- Protecting Your Closely Held Business
- March 8, 2013
- Law Firm: Burr Forman LLP - Birmingham Office
A client recently came to me with a problem lawyers often hear: the client’s family-owned business needed to hire new employees to keep up with the growth. In particular, the company needed additional sales force and additional operators in the field. The problem was that in order to train and then oversee these new employees, the client had to disclose to them both its pricing guidelines and its field techniques. This particular business (which was highly regulated and dealt with restricted and often dangerous chemicals) kept its customer base because - like most successful businesses - it provided excellent customer service combined with very competitive pricing.
The owner feared that once his customers became acquainted with the new sales personnel and/or the new field technicians, the new employees could use their knowledge of the company’s pricing guidelines and field techniques in order to start a competing business. Fortunately, under Chapter 542, Florida Statutes, we were able to craft a document that lawfully restricted the new employees’ ability to quickly begin a competing company and that gave the client peace of mind to continue the company’s expansion.
A primer on Chapter 542, Florida Statutes
The short title for Chapter 542 Florida Statutes is “Florida Antitrust Act of 1980.” So basically it’s a statute “to complement the body of federal law prohibiting restraints of trade or commerce in order to foster effective competition.” See 542.16. Fla. Stat. However within the statute is the current language in 542.335 Fla. Stat., entitled Valid restraints of trade or commerce.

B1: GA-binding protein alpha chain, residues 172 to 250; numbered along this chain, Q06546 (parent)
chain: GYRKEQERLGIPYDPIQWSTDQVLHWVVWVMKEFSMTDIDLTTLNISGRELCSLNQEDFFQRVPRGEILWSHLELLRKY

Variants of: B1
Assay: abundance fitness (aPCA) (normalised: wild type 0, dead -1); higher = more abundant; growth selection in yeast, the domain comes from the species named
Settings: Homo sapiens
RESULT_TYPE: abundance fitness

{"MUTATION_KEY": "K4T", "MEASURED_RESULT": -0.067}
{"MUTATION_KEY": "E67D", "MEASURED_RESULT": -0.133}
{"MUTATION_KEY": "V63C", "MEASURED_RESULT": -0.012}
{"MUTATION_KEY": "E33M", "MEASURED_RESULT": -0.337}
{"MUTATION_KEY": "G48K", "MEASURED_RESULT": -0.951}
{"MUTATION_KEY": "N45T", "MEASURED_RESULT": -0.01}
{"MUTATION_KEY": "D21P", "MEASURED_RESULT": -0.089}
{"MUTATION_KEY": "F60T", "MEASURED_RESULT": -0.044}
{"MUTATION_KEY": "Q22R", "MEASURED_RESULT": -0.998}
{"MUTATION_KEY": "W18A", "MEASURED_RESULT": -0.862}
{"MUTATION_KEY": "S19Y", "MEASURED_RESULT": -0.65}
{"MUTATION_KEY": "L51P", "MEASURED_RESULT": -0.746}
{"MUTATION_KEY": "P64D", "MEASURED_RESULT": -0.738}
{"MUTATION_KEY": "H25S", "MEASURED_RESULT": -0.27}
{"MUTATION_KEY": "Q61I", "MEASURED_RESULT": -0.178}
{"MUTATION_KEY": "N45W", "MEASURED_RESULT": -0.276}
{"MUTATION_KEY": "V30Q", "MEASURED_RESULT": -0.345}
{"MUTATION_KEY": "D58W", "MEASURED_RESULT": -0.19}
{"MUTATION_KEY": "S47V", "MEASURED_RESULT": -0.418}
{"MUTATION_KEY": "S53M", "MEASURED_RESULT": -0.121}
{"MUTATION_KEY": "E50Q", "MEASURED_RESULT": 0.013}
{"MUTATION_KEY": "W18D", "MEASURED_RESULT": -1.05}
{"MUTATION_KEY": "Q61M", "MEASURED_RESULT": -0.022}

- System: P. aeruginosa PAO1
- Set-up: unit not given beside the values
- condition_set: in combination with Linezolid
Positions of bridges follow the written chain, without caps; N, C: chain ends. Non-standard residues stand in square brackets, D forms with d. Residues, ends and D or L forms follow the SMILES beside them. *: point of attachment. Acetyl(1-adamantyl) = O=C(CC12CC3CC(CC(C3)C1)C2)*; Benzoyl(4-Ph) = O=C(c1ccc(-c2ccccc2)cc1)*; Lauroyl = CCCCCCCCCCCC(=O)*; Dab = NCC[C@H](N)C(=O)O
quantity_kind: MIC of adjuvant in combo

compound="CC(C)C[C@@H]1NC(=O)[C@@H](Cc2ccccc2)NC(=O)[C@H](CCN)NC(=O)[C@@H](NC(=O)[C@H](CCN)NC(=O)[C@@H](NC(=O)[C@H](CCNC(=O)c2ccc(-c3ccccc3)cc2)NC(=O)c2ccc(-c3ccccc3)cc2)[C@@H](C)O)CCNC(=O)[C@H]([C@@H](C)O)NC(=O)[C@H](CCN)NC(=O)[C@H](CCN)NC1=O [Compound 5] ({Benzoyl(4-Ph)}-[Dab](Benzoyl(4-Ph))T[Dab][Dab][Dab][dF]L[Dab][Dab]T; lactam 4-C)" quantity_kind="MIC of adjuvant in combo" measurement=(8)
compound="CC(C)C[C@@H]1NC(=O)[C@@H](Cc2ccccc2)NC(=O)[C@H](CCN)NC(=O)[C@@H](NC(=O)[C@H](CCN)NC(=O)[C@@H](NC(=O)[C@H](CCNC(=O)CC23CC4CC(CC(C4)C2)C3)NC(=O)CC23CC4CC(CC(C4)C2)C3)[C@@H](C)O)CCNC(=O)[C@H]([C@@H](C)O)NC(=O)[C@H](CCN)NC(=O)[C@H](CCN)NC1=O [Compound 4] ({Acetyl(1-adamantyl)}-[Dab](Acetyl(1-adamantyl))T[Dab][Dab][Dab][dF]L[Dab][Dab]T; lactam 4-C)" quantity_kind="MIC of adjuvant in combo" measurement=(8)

Within this section, Florida law allows restrictive covenants, “so long as such contracts are reasonable in time, area, and line of business”. It is important to note, however, that Florida law strictly construes restrictive covenants, all of which are unenforceable unless set forth in writing signed by the person against whom enforcement is sought. It is also essential that the restrictive covenant itself is only valid if the party seeking enforcement can demonstrate a “legitimate business interest” worthy of protection. Examples of legitimate business interests include:
1. Trade secrets;
2. Valuable confidential business or professional information that otherwise does not qualify as trade secrets;
3. Substantial relationships with existing or perspective clients, patients or customers;
4. Good will associated with a trade name, a trademark, a service mark, or “trade dress,” a specific geographic location, or a specific marketing or trade area;
5. Extraordinary or specialized training.
As you might imagine with any strictly interpreted statute, failure to prove the legitimate business interest will render a restrictive covenant unlawful, void and unenforceable. The statute also shifts the burden from the entity seeking to enforce the restrictive covenant to the person opposing enforcement upon prima facie showing that the restraint is reasonably necessary. Defenses to these actions include that the restrictive covenant is “overbroad, overlong, or otherwise not reasonably necessary to protect the established legitimate business interests.”
If the court determines that one of these defenses exists, then the statute directs the court to modify the restraint and grant only the relief reasonably necessary to protect such interest or interests.